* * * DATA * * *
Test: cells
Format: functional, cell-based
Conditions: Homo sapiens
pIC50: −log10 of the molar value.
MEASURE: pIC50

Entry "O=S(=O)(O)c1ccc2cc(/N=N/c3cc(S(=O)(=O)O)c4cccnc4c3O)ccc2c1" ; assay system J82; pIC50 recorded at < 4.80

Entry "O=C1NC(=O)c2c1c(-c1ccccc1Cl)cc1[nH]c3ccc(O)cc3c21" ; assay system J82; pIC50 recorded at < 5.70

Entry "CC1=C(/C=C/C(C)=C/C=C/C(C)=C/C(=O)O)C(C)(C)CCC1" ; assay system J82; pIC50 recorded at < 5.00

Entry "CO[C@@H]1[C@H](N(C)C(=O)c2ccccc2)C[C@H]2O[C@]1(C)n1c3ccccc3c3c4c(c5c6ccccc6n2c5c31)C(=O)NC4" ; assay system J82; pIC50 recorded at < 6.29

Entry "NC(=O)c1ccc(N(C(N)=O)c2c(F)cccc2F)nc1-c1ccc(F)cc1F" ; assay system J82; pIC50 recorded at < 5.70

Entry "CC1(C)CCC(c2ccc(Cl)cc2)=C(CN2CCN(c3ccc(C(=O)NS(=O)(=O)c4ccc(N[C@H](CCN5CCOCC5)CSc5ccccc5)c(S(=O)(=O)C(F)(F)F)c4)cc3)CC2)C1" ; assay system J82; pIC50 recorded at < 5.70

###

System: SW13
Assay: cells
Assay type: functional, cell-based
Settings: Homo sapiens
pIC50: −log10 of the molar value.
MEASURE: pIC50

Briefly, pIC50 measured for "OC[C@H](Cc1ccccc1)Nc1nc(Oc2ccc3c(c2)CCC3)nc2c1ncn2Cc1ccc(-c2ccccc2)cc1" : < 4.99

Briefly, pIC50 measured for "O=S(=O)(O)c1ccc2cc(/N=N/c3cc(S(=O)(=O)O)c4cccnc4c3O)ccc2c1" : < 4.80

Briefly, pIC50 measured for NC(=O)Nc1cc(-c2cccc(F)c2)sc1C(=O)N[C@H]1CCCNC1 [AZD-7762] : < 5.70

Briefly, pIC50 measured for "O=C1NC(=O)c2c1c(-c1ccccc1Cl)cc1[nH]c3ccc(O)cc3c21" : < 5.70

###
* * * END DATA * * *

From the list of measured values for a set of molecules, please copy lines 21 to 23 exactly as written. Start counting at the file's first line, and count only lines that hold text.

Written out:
Briefly, pIC50 measured for NC(=O)Nc1cc(-c2cccc(F)c2)sc1C(=O)N[C@H]1CCCNC1 [AZD-7762] : < 5.70

Briefly, pIC50 measured for "O=C1NC(=O)c2c1c(-c1ccccc1Cl)cc1[nH]c3ccc(O)cc3c21" : < 5.70

###